It feels like Lil Nas X just rode into town, but it also feels like forever ago. His insurgent hit single, “Old Town Road,” is already so many things: a twangy rap song, a swaggy country song, a wink, a joke, a novelty, a smash, a cartoon tumbleweed that keeps gathering meaning, and for the next 15 minutes, proof positive that the contents of America’s musical melting pot can only achieve the viscosity of molten Velveeta when everyone is actually having fun.

“Old Town Road” sparked a legit scandal after it was removed from Billboard’s country music charts last month because, according to the big brains at Billboard, the song “does not embrace enough elements of today’s country music to chart in its current version.” Billboard’s decision did, however, embrace enough elements of yesterday’s racism to draw everyone’s attention, so in a delightful act of retaliation, Lil Nas X recruited the 57-year-old country star Billy Ray Cyrus to sing on an “Old Town Road” remix, and now a frivolous ditty about hats and horsies is prompting a broad, meaningful discussion about how racial segregation is baked into the entire idea of genre. Really, this is America. Crack open our silliness and seriousness comes gushing out.

“Old Town Road” is now the No. 1 song on the Billboard Hot 100, which feels both hilarious and just. Billy Ray hasn’t been up here before — even his gigantic “Achy Breaky Heart” stalled at No. 4 back in 1992. Ditto for Trent Reznor of Nine Inch Nails whose signature sex-ballad, “Closer,” only reached No. 41 in 1994. ( “Old Town Road” samples a Nine Inch Nails cut from 2008 called “34 Ghosts IV.”) And double-ditto for the 20-year-old Lil Nas X and the track’s producer, YoungKio, who have somehow made this achy-breaky-freaky-deaky-country-rap-banjo-trap-post-industrial-bleep-you-like-an-animal song into the most popular tune in all the land.

“Old Town Road” is only just fine, though. Let’s not get carried away. It’s fun to hear Lil Nas X sink into that low drawl, daydreaming about the life of a libertine cowboy, then leap back up for air: “Yeah, I’m gonna take my horse to the old town road / I’m gonna ride ’til I can’t no more.” He sounds adaptable, which is enough — unless a song’s adaptability makes it good, in which case “Old Town Road” qualifies as great. You’ve probably already heard it in a coffee shop, or at a baseball game, or at a bar, or in a shopping mall, or at a wedding reception, or at the gym, or bleating out of some kid’s phone on the bus, or seeping from some Honda CR-V driving down your street, or inside your Honda CR-V, or at a small child’s birthday party.

“Old Town Road” already seems to be a stealth children’s song. Billboard now measures a single’s value by the stream, and babes love listening to songs over and over and over and over again. This is democracy in action, and we should probably lower the voting age to 4½ . If our nation’s youngest youths are the ones who keep “Old Town Road” near the top of the charts, the song’s closest relative will be “Baby Shark.” Doo-doo-do-do-do-do.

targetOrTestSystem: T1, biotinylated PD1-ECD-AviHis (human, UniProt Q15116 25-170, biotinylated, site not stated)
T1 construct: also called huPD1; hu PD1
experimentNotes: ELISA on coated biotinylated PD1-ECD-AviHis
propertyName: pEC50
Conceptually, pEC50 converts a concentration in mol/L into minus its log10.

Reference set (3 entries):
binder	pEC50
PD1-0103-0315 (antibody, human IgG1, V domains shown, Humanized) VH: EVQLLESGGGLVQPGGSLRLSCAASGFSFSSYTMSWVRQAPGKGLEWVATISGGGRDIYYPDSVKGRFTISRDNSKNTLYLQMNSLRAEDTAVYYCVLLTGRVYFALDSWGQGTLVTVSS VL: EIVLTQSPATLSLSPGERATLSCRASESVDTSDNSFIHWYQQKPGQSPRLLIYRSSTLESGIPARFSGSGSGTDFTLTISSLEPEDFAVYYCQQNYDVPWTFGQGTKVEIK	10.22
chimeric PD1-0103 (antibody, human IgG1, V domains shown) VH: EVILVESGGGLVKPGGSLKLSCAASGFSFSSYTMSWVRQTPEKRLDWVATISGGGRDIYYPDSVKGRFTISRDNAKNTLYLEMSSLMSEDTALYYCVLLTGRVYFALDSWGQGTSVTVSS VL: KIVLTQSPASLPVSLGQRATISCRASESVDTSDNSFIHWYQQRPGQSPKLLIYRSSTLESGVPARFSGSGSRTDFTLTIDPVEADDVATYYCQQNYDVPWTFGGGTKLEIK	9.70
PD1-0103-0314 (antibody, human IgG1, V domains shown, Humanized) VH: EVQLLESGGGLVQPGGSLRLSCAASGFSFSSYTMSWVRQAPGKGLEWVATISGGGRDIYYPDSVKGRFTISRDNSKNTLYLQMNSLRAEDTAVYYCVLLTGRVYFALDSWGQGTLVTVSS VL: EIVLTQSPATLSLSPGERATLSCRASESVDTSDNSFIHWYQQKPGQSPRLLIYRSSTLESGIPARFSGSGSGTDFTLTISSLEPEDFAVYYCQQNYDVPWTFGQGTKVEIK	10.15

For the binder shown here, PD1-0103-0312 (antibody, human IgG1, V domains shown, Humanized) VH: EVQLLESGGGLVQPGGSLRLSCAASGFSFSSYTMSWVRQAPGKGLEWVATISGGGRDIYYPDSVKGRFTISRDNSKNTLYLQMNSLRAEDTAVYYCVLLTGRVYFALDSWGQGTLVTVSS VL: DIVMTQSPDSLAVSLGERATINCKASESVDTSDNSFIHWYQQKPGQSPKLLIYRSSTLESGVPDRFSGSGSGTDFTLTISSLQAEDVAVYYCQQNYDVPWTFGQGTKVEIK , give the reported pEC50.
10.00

“Old Town Road” already has a cousin of sorts: “I’m on a Boat” by the Lonely Island, a satirical music trio featuring the comedian Andy Samberg. Just as “I’m on a Boat” seemed to be making fun of rap music while basking in its grandeur, Lil Nas X appears to be poking fun at country music while tapping into its majesty. Also, did you know that “I’m on a Boat” was nominated for a Grammy? A rap Grammy. Best rap-sung collaboration at the 52nd Annual Grammy Awards, January 2010. Nobody protested. Nobody asked for it to be removed.

“Old Town Road” amounts to something bigger when it’s placed in a broader context — even the broader context of dumb parody songs. Comparing the hue and cry over “Old Town Road” to the Grammy-worthiness of “I’m on a Boat” should remind us that white people are often welcomed into black spaces while black people are more frequently forbidden from entering white spaces. Seriousness gushes.

“Old Town Road” was probably supposed to be just for fun. It twangs with the absurd energy of a novelty tune, but unlike the accidental YouTube hits of yesteryear — “Chocolate Rain” by Tay Zonday, “Friday” by Rebecca Black — “Old Town Road” is vaguely stylish and somewhat self-aware, not unlike many other hit singles that borrowed across genre lines throughout the ’90s, including “Justified and Ancient (Stand by the JAMs)” by the KLF, and “Scatman (Ski-Ba-Bop-Ba-Dop-Bop)” by Scatman John, and “Mambo No. 5 (A Little Bit Of . . . )” by Lou Bega, and of course, “Cotton Eye Joe” by Rednex.

“Old Town Road” might be here to stay, even though it’ll probably end up like the “Monster Mash” — highly durable but mostly meaningless, a true pop paradox, a graveyard smash. “Old Town Road” could also be gone tomorrow, in which case, we’ll all look back and laugh. For now, let’s keep laughing as we look around in every direction because the next “Old Town Road” could come from anywhere, and when a song this weird has the potential to get this big, it can never arrive too soon.